Communities of resistance: resistance is not futile

Understanding how neo-liberalism can be challenged by common and reciprocal action.

Mike Aitken
23 February 2015

My essay looks at some of the activities undertaken by civil society and illustrates how these may be gradually co-opted by business practices. It considers this kaleidoscope of activities - including the work of community and voluntary organisations – as representing a ‘social commons’ that is under threat. At times civil society can offer resistance and alternatives to the current political orthodoxy, known as neo-liberalism, which is becoming pervasive around the world. This is an economic, political and cultural project that seeks to privatise public goods and common land, outsource welfare services and introduce competitiveness deeper into every aspect of our lives. It is operated by trade agreements, structures and terms of trade and governance. Citizenship and rights become challenged and conditional.

Even civil society activities are affected by neo-liberal mechanisms. The activities within civil society can resist but the spaces are becoming smaller. This essay argues that ‘resistance is not futile’ and provides examples of different activities in the UK. Activist practices including: community organising, reciprocal working, commoning and conviviality can build spaces for relationships and learning. They offer ways of doing and thinking differently. This essay points out that even here there are attempts at colonisation by the dominant regime and argues for a strong defence of the social commons.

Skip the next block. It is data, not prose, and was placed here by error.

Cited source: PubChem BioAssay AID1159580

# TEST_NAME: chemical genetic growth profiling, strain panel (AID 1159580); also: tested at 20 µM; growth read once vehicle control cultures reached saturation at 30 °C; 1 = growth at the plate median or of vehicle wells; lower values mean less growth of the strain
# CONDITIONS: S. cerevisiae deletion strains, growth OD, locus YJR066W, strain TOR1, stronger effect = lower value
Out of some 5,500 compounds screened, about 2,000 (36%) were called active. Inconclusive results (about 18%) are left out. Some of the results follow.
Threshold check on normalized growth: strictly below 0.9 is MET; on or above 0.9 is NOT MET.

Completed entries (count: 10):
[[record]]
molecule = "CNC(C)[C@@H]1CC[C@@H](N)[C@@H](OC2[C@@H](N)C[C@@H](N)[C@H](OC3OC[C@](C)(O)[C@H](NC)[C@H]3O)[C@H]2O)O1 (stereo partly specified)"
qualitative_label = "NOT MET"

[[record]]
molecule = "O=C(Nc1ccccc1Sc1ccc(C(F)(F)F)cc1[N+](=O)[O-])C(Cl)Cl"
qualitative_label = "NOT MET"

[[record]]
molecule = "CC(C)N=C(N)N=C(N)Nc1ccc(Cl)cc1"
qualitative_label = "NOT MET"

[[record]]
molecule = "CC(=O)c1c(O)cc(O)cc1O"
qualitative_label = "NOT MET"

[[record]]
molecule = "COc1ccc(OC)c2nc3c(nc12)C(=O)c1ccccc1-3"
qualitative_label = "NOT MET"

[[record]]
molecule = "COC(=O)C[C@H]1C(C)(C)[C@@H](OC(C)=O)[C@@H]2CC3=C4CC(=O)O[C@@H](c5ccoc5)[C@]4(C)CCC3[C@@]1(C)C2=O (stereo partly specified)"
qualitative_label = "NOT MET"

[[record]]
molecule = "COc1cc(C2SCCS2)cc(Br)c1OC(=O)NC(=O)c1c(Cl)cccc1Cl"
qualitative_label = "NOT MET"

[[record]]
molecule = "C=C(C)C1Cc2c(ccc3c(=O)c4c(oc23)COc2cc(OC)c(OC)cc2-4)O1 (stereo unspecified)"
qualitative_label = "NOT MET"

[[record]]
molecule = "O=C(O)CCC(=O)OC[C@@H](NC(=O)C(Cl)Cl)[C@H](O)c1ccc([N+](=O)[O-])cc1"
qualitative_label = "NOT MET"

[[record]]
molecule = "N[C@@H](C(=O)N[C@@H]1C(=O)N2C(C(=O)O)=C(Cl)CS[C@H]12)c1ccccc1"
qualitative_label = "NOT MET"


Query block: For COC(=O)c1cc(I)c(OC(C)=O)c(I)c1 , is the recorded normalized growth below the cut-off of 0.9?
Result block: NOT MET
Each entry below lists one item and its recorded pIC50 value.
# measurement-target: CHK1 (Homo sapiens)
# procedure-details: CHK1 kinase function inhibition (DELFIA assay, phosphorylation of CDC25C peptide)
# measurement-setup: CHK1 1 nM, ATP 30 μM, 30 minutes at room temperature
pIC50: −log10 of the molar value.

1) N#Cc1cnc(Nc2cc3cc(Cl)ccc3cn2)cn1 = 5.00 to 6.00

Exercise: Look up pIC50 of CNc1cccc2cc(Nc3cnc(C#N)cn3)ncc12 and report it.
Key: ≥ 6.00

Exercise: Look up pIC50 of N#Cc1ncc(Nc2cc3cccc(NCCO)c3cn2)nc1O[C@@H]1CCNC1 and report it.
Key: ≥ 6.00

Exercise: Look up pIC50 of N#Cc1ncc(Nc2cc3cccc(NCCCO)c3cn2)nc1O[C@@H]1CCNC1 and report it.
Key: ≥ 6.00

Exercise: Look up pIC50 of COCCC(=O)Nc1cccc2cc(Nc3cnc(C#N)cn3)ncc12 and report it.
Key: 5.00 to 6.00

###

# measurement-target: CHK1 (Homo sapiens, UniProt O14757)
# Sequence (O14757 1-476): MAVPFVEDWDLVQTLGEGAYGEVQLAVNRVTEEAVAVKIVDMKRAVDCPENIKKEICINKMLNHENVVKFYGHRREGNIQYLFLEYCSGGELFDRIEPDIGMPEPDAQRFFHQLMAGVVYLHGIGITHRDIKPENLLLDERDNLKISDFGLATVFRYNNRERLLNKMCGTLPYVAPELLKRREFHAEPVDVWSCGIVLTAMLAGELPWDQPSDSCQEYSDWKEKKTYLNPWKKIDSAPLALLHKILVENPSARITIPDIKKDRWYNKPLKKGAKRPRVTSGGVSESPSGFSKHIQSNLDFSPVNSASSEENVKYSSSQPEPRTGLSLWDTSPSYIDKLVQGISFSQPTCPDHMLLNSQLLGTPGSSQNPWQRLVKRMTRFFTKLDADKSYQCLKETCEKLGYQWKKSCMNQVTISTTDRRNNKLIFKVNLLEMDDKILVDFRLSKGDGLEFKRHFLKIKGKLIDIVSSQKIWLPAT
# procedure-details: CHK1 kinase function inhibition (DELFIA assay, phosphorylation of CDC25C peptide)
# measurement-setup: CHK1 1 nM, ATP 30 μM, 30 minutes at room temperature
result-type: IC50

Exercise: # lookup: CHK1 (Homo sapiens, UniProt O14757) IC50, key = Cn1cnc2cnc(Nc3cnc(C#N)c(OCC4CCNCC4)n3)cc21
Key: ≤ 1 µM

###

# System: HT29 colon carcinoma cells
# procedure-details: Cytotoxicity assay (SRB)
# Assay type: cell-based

You can read my essay on the TransNational Institute’s site here.


This article is part of the LocalismWatch series.

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To: Matt Hancock, Secretary of State for Health and Social Care

We’re calling on you to immediately release details of the secret NHS data deals struck with private companies, to deliver the NHS COVID-19 datastore.

We, the public, deserve to know exactly how our personal information has been traded in this ‘unprecedented’ deal with US tech giants like Google, and firms linked to Donald Trump (Palantir) and Vote Leave (Faculty AI).

The COVID-19 datastore will hold private, personal information about every single one of us who relies on the NHS. We don’t want our personal data falling into the wrong hands.

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The datastore could be an important tool in tackling the pandemic. But for it to be a success, the public has to be able to trust it.

Today, we urgently call on you to publish all the data-sharing agreements, data-impact assessments, and details of how the private companies stand to profit from their involvement.

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